E-cigarettes are marketed as a safer alternative to ordinary cigarettes and regarded by some as a key element of tobacco harm reduction. The campaigning charity Ash (Action on Smoking and Health) states that ‘there is little real-world evidence of harm from e-cigarettes to date, especially in comparison to smoking,’ and NICE supports the use of licensed nicotine-containing products as a harm reduction measure.
The Welsh Government’s public health white paper, however (see news story, page 4), now proposes restricting the use of e-cigarettes in public places to address concerns that they ‘normalise smoking’ and ‘undermine the enforcement’ of the country’s general ban on smoking in public places. ‘E-cigarettes contain nicotine, which is highly addictive, and I want to minimise the risk of a new generation becoming addicted to this drug,’ said health minister Mark Drakeford.
While Ash has welcomed the white paper consultation and attendant debate, the charity has also stated that it ‘hasn’t seen much evidence’ that e-cigarettes are normalising smoking behaviour. ‘I know a lot of people have expressed concerns, and as more and more products have come on the market inevitably there has been a rise in usage, but we’ve conducted surveys regularly since 2010 and among adults certainly there’s no evidence of non-smokers being interested in using them, and among young people it’s almost the same,’ Ash spokesperson Amanda Sandford tells DDN.
Those young people who have expressed an interest in, or tried, e-cigarettes are ‘nearly always’ the same young people who have already tried smoking, the charity has found. ‘The situation may change, of course, which is why we need to keep monitoring it, but so far it seems that there isn’t the evidence to support the hypothesis that it’s encouraging the take-up of smoking,’ she says.
What about the Welsh Government’s argument that use of e-cigarettes in public places undermines enforcement of their smoking ban? ‘Again, it would be interesting to see if they can provide examples of that,’ she says. ‘Obviously, there’s a range of approaches to e-cigarettes but we don’t think it’s appropriate to have them regulated under the smoke-free legislation because that was designed to protect people from second-hand smoke, which it has done – compliance rates have been extremely high. These devices don’t contain tobacco so there’s no passive smoking issue – yes, they produce vapour but it’s essentially water vapour with a small trace of nicotine and there’s no evidence that we’re aware of that that causes any harm at all.’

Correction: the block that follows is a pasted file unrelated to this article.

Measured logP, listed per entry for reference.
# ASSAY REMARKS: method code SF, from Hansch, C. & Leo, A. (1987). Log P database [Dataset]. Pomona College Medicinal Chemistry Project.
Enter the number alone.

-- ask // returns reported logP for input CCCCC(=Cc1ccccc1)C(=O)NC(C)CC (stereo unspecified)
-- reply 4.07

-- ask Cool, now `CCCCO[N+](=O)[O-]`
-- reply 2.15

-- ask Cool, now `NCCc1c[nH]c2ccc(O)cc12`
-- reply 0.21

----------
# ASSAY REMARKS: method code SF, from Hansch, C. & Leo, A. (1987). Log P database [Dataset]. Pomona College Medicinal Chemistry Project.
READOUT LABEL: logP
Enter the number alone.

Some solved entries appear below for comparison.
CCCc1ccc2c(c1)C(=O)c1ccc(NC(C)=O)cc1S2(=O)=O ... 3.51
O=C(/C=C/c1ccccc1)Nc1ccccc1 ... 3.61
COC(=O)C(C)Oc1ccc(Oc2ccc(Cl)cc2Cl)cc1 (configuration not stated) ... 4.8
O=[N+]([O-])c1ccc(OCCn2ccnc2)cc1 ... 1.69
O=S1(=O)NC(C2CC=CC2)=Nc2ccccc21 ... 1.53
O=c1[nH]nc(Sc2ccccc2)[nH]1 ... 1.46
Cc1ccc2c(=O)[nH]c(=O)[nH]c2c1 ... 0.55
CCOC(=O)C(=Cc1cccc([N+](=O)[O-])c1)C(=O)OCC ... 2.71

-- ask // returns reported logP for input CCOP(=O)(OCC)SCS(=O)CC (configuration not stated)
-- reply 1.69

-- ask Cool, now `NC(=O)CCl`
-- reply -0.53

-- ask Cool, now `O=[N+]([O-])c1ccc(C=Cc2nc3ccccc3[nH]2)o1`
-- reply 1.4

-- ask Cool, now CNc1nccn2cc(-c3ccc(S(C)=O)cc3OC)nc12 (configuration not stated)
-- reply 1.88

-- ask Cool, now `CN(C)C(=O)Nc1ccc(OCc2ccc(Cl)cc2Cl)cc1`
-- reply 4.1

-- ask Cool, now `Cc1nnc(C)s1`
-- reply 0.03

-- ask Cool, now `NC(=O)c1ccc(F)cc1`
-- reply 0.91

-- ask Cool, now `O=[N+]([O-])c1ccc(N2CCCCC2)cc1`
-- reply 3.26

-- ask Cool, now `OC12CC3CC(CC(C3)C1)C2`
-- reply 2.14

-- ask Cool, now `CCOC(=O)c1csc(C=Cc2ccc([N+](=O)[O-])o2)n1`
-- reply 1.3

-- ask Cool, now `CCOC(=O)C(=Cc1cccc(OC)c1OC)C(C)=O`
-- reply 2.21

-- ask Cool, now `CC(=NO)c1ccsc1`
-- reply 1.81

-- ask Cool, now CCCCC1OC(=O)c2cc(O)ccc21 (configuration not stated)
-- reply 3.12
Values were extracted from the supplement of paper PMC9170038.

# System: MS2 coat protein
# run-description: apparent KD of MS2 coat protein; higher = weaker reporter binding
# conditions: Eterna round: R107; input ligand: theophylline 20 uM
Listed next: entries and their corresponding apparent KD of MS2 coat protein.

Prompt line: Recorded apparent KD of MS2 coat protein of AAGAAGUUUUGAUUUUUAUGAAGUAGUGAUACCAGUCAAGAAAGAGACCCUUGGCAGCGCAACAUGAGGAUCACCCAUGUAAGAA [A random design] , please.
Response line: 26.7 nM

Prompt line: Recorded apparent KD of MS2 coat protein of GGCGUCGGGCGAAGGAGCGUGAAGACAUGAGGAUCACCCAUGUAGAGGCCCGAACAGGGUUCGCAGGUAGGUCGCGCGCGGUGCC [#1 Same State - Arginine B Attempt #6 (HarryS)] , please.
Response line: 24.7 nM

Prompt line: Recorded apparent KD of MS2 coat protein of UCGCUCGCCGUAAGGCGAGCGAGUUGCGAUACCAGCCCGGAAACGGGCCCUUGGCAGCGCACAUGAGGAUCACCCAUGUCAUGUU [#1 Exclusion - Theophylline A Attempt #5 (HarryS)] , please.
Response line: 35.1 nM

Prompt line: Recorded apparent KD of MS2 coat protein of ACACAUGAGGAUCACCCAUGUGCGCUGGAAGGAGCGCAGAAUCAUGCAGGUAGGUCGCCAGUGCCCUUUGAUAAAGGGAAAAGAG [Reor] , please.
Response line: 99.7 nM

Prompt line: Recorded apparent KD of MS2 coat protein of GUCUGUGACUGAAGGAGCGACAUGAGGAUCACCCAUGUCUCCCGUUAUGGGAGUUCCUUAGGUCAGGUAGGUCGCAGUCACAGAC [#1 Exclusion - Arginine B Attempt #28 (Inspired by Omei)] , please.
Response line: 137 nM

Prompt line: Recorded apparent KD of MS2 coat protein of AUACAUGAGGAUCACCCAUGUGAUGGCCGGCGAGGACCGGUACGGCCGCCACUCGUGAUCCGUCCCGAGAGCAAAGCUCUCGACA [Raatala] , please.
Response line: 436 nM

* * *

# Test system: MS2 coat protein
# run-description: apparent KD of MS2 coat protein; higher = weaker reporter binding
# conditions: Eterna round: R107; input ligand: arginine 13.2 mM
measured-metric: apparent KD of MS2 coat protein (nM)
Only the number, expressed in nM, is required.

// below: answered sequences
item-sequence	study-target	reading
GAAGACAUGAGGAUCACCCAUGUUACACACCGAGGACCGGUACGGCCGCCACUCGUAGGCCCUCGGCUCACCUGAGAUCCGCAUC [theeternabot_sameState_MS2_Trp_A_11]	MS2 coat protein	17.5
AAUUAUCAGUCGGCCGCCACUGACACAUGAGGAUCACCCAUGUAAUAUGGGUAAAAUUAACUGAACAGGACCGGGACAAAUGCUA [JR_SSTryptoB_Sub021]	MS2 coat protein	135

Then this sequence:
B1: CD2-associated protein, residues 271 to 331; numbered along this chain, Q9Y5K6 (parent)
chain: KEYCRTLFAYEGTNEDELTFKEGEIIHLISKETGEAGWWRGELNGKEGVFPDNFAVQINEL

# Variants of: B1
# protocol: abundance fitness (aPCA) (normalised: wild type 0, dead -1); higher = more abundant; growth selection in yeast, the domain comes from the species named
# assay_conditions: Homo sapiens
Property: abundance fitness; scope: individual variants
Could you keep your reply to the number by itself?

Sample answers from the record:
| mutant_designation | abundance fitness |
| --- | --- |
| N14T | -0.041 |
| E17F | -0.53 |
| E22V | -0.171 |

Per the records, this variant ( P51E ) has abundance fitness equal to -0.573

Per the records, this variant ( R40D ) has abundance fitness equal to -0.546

What the charity does support, she stresses, is regulation, and it has just responded to a consultation by the Committee on Advertising Practice on the marketing of e-cigarettes. ‘We do think it’s appropriate that there are restrictions on how the devices are marketed – they’re mainly used as an aid to cutting down or quitting smoking and we think that it’s appropriate that they be marketed in that way, rather than as a lifestyle product or something young people might want to use.’
Cancer Research UK, however, published a report last year, The marketing of electronic cigarettes in the UK, warning about the use of channels likely to appeal to young people, such as competitions and mobile phone apps. ‘Arguably, some of these products are being marketed in an irresponsible way but the reason we think it’s more appropriate to have them licensed as medicines is that that process would impose regulations on the product in any case,’ Sandford states. ‘If you have a product licensed as a medicine, companies would be able to market it but in a strictly controlled way, and there would have to be controls to make sure it wasn’t directly aimed at young people.’
Co-author of the Cancer Research report, Professor Gerard Hastings, also pointed to what some see as a potentially wider problem – the general dangers associated with big tobacco companies moving into the e-cigarette market. ‘From past experience we know they are deceitful, determined and deeply detrimental to public health. E-cigarettes could provide them with the cover they need to regain the powerful position they once had – in which case a Trojan horse will rapidly become a Trojan hearse,’ he said.
‘I think that is quite an important issue,’ acknowledges Sandford. ‘I’ve read reports from the US, for instance, that the industry could be using them as an alternative means of brand sharing. That wouldn’t be permitted in this country, because we have a ban on tobacco advertising, but the tobacco companies often talk about harm reduction and there’s not a lot of evidence that they’re really serious about it – they’re obviously interested in getting into the e-cigarette market because they can see the potential to make money.
‘If they were all to say, “OK this is the way forward and we’re going to abandon cigarette production and move wholesale into e-cigarette production” then we wouldn’t have a problem with that,’ she continues. ‘But I don’t think that’s a very likely scenario in the foreseeable future, so we do need to be mindful of how the industry’s approaching this and question quite vigorously what their motives are. If they are serious about harm reduction, are they going to move into alternative nicotine delivery devices and stop production of the product that we know kills people?’
Consultation at wales.gov.uk
The marketing of electronic cigarettes in the UK at www.cancerresearchuk.org